55 professional fights are more than enough to be satisfied with – especially when on the positive end for 46 of them.
Rena Kubota, 30, contemplated her place in MMA following her latest victory in September 2020. After constantly training throughout the year, the Osaka native focused on more weight training and spent some time at Brave under former Olympic wrestler, Kazuyuki Miyata.
Fast forward to the present day and Rena is feeling more than ready to keep the momentum of her three-fight winning streak rolling.
“At the time, after the [Emi] Tomimatsu fight, I definitely do remember saying I only have two or three fights left in me,” Rena told MyMMANews on BROADENED HORIZIN. “But right now, I put myself in a new environment, I’m enjoying what I do very much. So looking back, maybe two or three fights was a little overexaggerating and dramatic. I hope to keep this condition and motivation up and fight next year and fight the year after. If you ask me if I’m gonna fight another 20 fights, that’s probably a question.
“That comment itself of two or three more fights then retirement, that was to push me harder. That was meant for me to motivate myself and push me to the next step. So in a way, I guess it worked.”
With the vast majority of Rena’s combat sports career coming within the Shootboxing world (35-5-1 in SB, 11-3 in MMA), it’s been all about finding the next challenge to conquer. Once feeling she had done everything she could possibly do in her old venture, the “Shootbox Queen” transitioned into MMA in 2015.
Successfully debuting against Jleana Valentino at Part 2 of RIZIN’s 2015 World Grand-Prix, the supreme striker in Rena showed just how serious she was about MMA when performing a second-round armbar submission. The fight only acted as an appetizer for what was to come.
“If I didn’t win my MMA debut the way that I did, I don’t think I would have been able to continue this far,” she said. “So I think my MMA debut fight and how I finished it is definitely one of my proudest moments of my career.”
Rena’s sophomore appearance in MMA came against the debuting standout wrestler in Miyuu Yamamoto. Once again, Rena showed off her overall game by forcing Yamamoto to submit via guillotine in round one. At RIZIN 32 on Nov. 20 in Okinawa, the two will do battle once again.
Admittedly, Rena says it doesn’t feel like a rematch considering the time since and how much each has improved.
“Right after the first fight, I kind of had a feeling that the rematch was going to happen at some point down the line,” she said. “As we’ve done our careers and looking at the current situation that both of us are in, it’s kind of made me more confident that it was going to happen very soon. So here we are.”
Although the fight will be taking place at 110-pounds, Yamamoto has established herself as a consensus top 5 atomweight in the world – giving this fight a little extra juice regarding its outcome and if Rena can come out on top for a second time.
If the Abe Ani Combat Club product in Rena wasn’t motivated enough, she receives a boost from being the featured attraction.
“When headlining the event, you have to finish off the night,” she said of her main event spot. “In that sense, I do feel some obligation to be able to finish the fight and finish the night in a great way. But mostly I just try to enjoy myself, I try to enjoy the opportunity of being in that position and that’s how I head into the fight. At minimum, I have to finish the fight. That’s a requirement.”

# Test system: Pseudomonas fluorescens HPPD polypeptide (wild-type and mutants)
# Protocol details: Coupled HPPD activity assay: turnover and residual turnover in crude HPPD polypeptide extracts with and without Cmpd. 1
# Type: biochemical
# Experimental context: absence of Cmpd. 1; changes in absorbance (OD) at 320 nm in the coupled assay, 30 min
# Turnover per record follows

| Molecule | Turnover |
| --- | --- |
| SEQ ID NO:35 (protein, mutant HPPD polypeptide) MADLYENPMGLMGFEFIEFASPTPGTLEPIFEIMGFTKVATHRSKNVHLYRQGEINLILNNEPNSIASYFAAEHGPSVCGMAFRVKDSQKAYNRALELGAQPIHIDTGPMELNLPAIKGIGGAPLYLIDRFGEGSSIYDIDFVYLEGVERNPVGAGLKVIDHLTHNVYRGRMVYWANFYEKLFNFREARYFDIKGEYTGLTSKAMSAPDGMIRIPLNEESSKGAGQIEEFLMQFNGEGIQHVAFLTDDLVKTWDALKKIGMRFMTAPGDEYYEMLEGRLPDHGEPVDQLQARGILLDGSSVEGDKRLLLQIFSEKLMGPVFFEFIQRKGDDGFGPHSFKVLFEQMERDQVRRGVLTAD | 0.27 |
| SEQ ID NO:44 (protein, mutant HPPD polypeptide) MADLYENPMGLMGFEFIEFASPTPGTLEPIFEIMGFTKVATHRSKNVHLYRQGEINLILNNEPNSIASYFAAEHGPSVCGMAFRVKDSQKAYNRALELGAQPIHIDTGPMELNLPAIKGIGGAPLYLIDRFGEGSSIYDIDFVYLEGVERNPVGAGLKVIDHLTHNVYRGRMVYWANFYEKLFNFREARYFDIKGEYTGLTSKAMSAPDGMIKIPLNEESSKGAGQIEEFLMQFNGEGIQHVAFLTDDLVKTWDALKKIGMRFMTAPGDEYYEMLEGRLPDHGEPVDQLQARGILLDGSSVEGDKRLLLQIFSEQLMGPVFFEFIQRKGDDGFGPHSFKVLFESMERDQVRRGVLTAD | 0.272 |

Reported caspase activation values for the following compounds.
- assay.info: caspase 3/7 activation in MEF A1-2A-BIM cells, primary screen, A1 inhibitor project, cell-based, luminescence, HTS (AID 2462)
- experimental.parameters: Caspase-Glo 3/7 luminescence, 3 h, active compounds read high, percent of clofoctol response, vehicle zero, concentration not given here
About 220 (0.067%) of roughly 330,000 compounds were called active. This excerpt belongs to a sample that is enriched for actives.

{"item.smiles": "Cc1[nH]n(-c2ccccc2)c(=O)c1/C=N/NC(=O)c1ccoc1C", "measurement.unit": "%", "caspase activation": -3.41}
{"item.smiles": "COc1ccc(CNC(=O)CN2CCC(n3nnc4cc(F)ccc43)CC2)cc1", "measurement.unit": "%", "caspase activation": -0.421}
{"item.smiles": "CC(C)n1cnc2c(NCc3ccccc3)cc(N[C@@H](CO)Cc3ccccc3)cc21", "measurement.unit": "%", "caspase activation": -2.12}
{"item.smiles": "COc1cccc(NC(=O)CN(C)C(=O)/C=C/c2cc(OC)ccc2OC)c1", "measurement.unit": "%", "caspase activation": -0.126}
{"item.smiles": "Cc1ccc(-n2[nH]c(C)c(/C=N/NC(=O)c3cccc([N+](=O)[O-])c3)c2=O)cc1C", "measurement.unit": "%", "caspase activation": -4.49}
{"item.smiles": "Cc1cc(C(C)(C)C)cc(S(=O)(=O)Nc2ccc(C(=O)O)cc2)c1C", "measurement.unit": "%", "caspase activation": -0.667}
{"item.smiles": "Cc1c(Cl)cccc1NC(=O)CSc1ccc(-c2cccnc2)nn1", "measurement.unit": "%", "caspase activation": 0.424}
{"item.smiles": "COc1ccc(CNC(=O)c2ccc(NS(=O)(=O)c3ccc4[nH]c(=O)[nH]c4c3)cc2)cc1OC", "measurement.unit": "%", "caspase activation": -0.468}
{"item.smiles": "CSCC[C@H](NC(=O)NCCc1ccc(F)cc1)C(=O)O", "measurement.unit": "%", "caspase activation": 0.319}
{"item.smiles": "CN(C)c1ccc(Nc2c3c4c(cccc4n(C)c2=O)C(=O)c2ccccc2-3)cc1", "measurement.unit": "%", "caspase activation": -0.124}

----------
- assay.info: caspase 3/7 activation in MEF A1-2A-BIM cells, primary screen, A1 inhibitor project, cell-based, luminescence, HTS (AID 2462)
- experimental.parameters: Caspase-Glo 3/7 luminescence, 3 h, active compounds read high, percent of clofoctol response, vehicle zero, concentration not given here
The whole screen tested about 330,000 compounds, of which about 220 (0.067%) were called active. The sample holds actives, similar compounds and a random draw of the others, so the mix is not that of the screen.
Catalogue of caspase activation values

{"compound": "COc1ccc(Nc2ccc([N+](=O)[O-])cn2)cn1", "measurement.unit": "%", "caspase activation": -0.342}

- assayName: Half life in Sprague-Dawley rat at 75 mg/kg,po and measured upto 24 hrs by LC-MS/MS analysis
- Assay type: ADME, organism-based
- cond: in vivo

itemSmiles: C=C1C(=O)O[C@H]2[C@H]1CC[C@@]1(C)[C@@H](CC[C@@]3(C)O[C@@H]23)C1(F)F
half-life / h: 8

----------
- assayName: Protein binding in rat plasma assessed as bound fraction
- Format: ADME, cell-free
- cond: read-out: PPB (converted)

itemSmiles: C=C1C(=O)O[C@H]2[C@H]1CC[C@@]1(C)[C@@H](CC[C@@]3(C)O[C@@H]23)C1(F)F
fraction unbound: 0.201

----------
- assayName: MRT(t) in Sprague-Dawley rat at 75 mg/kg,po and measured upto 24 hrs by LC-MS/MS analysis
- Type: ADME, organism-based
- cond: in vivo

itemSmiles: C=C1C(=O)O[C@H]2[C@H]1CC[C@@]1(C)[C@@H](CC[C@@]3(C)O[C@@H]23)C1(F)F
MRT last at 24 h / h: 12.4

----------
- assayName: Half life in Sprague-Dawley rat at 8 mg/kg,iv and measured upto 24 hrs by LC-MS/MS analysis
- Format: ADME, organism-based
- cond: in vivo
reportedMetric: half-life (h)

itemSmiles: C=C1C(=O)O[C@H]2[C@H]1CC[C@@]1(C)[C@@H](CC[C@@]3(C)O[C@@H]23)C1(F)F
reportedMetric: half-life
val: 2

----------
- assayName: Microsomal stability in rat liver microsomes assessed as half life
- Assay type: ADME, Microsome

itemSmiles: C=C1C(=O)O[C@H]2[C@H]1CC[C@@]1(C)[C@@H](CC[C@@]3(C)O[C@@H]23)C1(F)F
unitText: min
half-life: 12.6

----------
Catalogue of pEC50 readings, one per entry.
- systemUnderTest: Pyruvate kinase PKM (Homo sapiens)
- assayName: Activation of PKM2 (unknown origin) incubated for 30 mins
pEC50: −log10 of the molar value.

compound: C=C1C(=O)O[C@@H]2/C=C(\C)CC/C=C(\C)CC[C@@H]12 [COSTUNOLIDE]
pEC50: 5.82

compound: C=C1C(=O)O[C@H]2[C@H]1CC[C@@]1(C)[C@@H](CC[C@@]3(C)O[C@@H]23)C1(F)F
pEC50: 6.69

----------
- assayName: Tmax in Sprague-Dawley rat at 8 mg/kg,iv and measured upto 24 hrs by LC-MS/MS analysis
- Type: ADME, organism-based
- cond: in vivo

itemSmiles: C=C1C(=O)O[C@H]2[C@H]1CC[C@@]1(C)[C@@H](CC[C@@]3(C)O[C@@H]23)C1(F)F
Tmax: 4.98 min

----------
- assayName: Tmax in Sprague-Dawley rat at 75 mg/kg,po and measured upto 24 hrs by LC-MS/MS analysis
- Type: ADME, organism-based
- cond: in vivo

In the time that Rena has been away from the ring for the past year, RIZIN has introduced women’s kickboxing into the fold. Instantly upon arrival, fans began pondering if one of the best strikers in the sport would revisit some of these rather familiar types of contests.
Ultimately, that part of Rena’s legacy is behind her and it’s about continuing to be her best overall self and solidifying an unforgettable status.
“As for a concept for RIZIN, I think it’s good that they’re taking on new challenges,” she said. “It definitely opens up more opportunities for the women’s kickboxers. But for me, ever since I started in 2015, RIZIN equals MMA. RIZIN is MMA for me. I have my own fights to fight and I have my own challenges in MMA. So at the moment, I’m not really too interested in the kickboxing scene.
“I do feel I’ve done everything throughout my career – the first half of my career – Shootboxing and I pretty much accomplished everything I could. So I don’t really feel I have to go back.
“I would like to be a fighter who is constantly brought up when people talk about women’s fights,” Rena added. “I would like to make accomplishments to a point where people will call me a legend.”
BROADENED HORIZIN Ep. 11 ENGLISH AUDIO BELOW:
以下の日本語版 (JAPANESE VERSION BELOW):
Drake is an MMA writer based out of Brush Prairie, Washington, USA who specializes in feature pieces, the women’s fight scene, lists, news coverage, and rankings. He has been a passionate fan of MMA ever since 2009. Drake has most notably written for BJPenn.com, FanSided, The Body Lock, South China Morning Post, MyMMANews, WhatCulture, Cageside Press, Sherdog, The Scrap, and MMA Today. He has also written for and created video content for RT Sport. As for other sports, Drake is a longtime fan of the NFL’s Green Bay Packers and Jacksonville Jaguars.
You can follow him on Twitter and Instagram: @DrakeRiggs_ . Also check out all of his video content on YouTube at YouTube.com/DrakeRiggs where he uploads fighter interviews, podshows, and various other types of content.